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Workforce Investment Act Reauthorization Introduced in House

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February 22, 2013

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Workforce Investment Act Reauthorization Introduced in House

Last Friday, February 15, Rep. John Tierney (D-MA) introduced the House Democrat's Workforce Investment Act (WIA) reauthorization bill, H.R. 798. Following the Democratic bill, House Republicans released their version, Supporting Knowledge and Investing in Lifelong Skills (SKILLS) Act, on February 21.

In the 112th Congress, the House Education and the Workforce Committee was able to pass a WIA reauthorization bill. The bill would have consolidated 27 different workforce programs into a single "workforce investment fund," which would be given to each state as a block grant. The fund would have been controlled by each state's governor, who could decide which workforce programs to fund based on state needs.

The Democratic bill supports several of ACTE's WIA reauthorization priorities set in December 2012, including:

  • Direct contracting with education providers for high-demand training programs.
  • Eliminating the "sequence of services" provision to speed access to training.
  • Authorizing programs to increase the capacity of training programs.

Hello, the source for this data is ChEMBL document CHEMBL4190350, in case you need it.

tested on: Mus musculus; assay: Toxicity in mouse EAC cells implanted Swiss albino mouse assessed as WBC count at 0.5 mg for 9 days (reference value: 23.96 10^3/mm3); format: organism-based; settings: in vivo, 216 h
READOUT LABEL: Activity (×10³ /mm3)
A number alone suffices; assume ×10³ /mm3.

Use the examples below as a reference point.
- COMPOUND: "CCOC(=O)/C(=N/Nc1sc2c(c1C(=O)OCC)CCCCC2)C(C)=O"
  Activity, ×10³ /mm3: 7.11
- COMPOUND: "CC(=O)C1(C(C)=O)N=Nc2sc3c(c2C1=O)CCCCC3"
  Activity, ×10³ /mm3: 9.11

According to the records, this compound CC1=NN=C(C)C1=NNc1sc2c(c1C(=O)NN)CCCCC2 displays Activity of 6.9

• Use common measures and share data across federal programs.
  • Incorporating sector strategies to better coordinate decisions about skilled workforce needs.
  • Establishing a separate line-item for infrastructure needs.
  • Ensure continued dedicated funding for youth activities.

The new Republican bill is very similar to their previous legislation. Specifically, the SKILLS Act hopes to improve the federal workforce system by:

  • Consolidating 35 workforce programs into a single "workforce investment fund" controlled by the state governors.
  • Allowing direct contracting between local workforce boards and community colleges for high-demand training programs.
  • Emphasizing industry-recognized credentials as an outcome.
  • Eliminating the "sequence of services" provision to speed access to training.
  • Requiring state and local leaders to adhere to common performance measures.
  • Ensuring two-thirds of workforce board members are employers and removing other mandates for required members.
  • Regularly conduct analyses of area workforce needs, including economic conditions, knowledge and skills of workers and existing workforce development activities. 

With Republicans in the majority, the Education and Workforce Committee will use the SKILLS Act as the starting point for any discussion or amendments in a committee markup. ACTE has been working cosely with a number of offices on Capitol Hill discussing our priorities and will continue to do so as this legislation moves forward.

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